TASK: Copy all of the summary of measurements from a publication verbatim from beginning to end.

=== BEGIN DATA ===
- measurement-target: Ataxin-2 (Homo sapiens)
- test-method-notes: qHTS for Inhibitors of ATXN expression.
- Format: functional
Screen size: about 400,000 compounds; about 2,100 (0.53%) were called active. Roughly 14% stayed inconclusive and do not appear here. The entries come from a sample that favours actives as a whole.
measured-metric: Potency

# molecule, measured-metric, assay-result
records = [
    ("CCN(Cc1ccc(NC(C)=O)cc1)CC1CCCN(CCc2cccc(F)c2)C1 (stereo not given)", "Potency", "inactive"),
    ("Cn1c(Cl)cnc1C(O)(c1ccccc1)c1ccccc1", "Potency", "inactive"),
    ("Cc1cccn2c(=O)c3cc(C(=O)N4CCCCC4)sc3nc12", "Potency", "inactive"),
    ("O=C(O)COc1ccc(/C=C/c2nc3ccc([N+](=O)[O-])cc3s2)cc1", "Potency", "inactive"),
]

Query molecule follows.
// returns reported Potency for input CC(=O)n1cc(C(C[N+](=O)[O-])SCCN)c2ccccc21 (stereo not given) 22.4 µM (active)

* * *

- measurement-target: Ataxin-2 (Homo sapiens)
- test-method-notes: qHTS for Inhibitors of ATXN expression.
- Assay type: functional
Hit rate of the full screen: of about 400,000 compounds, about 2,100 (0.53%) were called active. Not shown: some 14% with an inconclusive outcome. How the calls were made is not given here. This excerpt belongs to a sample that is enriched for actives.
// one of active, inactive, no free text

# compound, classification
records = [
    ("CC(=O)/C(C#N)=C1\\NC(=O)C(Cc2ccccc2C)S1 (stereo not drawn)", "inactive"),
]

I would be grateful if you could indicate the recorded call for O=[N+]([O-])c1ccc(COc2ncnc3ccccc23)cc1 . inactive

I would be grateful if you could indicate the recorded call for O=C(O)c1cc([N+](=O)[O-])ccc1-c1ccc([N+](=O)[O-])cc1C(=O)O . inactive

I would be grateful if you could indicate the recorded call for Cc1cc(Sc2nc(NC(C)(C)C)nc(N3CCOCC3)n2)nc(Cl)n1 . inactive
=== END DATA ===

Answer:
- measurement-target: Ataxin-2 (Homo sapiens)
- test-method-notes: qHTS for Inhibitors of ATXN expression.
- Format: functional
Screen size: about 400,000 compounds; about 2,100 (0.53%) were called active. Roughly 14% stayed inconclusive and do not appear here. The entries come from a sample that favours actives as a whole.
measured-metric: Potency

# molecule, measured-metric, assay-result
records = [
    ("CCN(Cc1ccc(NC(C)=O)cc1)CC1CCCN(CCc2cccc(F)c2)C1 (stereo not given)", "Potency", "inactive"),
    ("Cn1c(Cl)cnc1C(O)(c1ccccc1)c1ccccc1", "Potency", "inactive"),
    ("Cc1cccn2c(=O)c3cc(C(=O)N4CCCCC4)sc3nc12", "Potency", "inactive"),
    ("O=C(O)COc1ccc(/C=C/c2nc3ccc([N+](=O)[O-])cc3s2)cc1", "Potency", "inactive"),
]

Query molecule follows.
// returns reported Potency for input CC(=O)n1cc(C(C[N+](=O)[O-])SCCN)c2ccccc21 (stereo not given) 22.4 µM (active)

* * *

- measurement-target: Ataxin-2 (Homo sapiens)
- test-method-notes: qHTS for Inhibitors of ATXN expression.
- Assay type: functional
Hit rate of the full screen: of about 400,000 compounds, about 2,100 (0.53%) were called active. Not shown: some 14% with an inconclusive outcome. How the calls were made is not given here. This excerpt belongs to a sample that is enriched for actives.
// one of active, inactive, no free text

# compound, classification
records = [
    ("CC(=O)/C(C#N)=C1\\NC(=O)C(Cc2ccccc2C)S1 (stereo not drawn)", "inactive"),
]

I would be grateful if you could indicate the recorded call for O=[N+]([O-])c1ccc(COc2ncnc3ccccc23)cc1 . inactive

I would be grateful if you could indicate the recorded call for O=C(O)c1cc([N+](=O)[O-])ccc1-c1ccc([N+](=O)[O-])cc1C(=O)O . inactive

I would be grateful if you could indicate the recorded call for Cc1cc(Sc2nc(NC(C)(C)C)nc(N3CCOCC3)n2)nc(Cl)n1 . inactive